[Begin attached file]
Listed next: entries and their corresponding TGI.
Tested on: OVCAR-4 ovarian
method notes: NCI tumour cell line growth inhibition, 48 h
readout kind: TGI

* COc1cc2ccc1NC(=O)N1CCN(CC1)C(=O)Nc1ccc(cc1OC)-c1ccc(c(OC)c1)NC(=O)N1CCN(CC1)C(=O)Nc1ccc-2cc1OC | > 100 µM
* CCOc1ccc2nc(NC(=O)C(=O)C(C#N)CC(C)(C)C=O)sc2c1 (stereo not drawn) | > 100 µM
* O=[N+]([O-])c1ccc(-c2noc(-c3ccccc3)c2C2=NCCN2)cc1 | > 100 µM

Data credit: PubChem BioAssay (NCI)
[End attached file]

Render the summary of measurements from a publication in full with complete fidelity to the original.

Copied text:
Listed next: entries and their corresponding TGI.
Tested on: OVCAR-4 ovarian
method notes: NCI tumour cell line growth inhibition, 48 h
readout kind: TGI

* COc1cc2ccc1NC(=O)N1CCN(CC1)C(=O)Nc1ccc(cc1OC)-c1ccc(c(OC)c1)NC(=O)N1CCN(CC1)C(=O)Nc1ccc-2cc1OC | > 100 µM
* CCOc1ccc2nc(NC(=O)C(=O)C(C#N)CC(C)(C)C=O)sc2c1 (stereo not drawn) | > 100 µM
* O=[N+]([O-])c1ccc(-c2noc(-c3ccccc3)c2C2=NCCN2)cc1 | > 100 µM

Data credit: PubChem BioAssay (NCI)